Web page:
Disentangling the effects of the invasive pest, Dryocosmus kuriphilus, and the introduction of the biocontrol agent, Torymus sinensis, on native parasitoids in an isolated insular chestnut-growing area.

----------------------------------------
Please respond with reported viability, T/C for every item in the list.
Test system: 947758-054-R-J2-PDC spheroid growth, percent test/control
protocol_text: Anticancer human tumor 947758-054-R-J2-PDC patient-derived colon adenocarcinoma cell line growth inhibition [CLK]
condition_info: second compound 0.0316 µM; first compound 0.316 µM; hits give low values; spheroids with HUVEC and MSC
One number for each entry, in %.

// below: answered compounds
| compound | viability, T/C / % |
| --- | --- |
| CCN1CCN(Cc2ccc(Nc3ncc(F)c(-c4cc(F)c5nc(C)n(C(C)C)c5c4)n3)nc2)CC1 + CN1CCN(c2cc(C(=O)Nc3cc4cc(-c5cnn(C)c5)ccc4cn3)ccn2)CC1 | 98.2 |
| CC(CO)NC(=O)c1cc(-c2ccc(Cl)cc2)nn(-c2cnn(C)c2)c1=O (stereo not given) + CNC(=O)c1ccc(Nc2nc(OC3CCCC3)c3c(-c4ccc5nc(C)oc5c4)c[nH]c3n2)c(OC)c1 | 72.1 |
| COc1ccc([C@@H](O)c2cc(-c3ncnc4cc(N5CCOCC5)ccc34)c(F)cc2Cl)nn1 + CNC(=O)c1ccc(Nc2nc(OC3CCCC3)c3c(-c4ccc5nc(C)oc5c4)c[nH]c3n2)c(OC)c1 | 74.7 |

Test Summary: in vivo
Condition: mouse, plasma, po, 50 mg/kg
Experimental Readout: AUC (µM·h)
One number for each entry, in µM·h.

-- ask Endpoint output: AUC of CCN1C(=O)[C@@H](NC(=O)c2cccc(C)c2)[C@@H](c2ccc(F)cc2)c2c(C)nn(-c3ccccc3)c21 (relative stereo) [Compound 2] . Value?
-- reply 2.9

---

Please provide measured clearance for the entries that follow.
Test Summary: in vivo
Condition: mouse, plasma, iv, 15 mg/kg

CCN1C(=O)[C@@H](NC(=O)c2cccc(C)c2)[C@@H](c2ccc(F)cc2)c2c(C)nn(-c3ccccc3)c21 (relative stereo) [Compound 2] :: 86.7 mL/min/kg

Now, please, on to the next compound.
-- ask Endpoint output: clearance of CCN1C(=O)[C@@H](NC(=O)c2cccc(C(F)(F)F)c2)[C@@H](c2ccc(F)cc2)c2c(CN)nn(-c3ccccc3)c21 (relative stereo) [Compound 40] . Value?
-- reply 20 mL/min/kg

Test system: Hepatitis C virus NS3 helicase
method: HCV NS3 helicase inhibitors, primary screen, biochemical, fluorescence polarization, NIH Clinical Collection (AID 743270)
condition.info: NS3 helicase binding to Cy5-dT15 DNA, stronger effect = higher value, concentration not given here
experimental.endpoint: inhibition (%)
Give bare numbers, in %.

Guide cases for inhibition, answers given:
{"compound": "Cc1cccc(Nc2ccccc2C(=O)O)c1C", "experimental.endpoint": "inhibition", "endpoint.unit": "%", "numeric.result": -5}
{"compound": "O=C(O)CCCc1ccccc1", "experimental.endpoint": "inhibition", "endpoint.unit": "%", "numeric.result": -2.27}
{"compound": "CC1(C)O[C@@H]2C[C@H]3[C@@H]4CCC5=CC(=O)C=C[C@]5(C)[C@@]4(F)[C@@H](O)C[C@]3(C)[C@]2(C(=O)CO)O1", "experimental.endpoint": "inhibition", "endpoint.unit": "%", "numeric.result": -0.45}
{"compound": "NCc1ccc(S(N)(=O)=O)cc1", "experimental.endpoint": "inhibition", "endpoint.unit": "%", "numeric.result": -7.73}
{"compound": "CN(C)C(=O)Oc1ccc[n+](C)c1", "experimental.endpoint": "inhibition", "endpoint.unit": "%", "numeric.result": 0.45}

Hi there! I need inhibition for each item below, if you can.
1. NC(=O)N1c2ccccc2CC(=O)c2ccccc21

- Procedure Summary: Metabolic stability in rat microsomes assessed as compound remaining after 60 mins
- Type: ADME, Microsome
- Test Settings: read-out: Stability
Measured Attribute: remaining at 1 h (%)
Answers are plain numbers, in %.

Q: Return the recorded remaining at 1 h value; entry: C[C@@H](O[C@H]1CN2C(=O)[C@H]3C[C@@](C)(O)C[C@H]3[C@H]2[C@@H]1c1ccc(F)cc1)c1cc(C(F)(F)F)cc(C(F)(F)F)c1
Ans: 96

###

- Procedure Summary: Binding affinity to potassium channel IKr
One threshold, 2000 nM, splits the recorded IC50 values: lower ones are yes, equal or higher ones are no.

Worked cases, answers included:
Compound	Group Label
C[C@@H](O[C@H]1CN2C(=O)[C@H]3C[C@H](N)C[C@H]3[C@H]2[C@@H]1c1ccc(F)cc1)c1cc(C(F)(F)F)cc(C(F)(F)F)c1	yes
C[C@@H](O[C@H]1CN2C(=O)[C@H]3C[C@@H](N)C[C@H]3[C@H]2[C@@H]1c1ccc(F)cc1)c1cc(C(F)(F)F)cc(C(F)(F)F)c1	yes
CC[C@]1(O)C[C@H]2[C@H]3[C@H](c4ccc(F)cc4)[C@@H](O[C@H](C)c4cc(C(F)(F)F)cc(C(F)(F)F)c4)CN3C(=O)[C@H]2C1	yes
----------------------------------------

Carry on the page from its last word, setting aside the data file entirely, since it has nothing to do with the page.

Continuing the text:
Dryocosmus kuriphilus Yasumatsu (Hymenoptera Cynipidae) was first recorded in Sardinia (Italy) in 2007. Two years later a biological control program started with the introduction of its non-native parasitoid, Torymus sinensis Kamijo (Hymenoptera Torymidae). Over a nine-year period (2009-2017), data on the relative abundance of D. kuriphilus, its native parasitoids and T. sinensis were collected. Native parasitoids reacted quickly to the large availability of hosts. However, a dramatic change in the abundance of each native species was recorded from year to year. In the first few years, the native parasitoid community and pest abundance did not fluctuate much. The turning point was 2014, when, at the same time, the native parasitoid populations increased and the T. sinensis populations also began to increase. In the following year, both the D. kuriphilus and native parasitoid populations decreased considerably, whereas the T. sinensis populations reached over 50% parasitism. The univoltine D. kuriphilus acted as an asynchronous resource for native bivoltine parasitoids. An asynchronous host-parasitoid interaction produces wide fluctuations in their populations. In this case, D. kuriphilus strongly altered the local community, which was subjected to a chaotic change in composition and species abundance. When T. sinensis became established, it monopolized the pest, making this resource unavailable to native parasitoids that returned to attack almost exclusively the native oak cynipids. In fact, the successful control of D. kuriphilus by the introduction of T. sinensis rebalanced the situation that had been altered by the arrival of the invasive pest.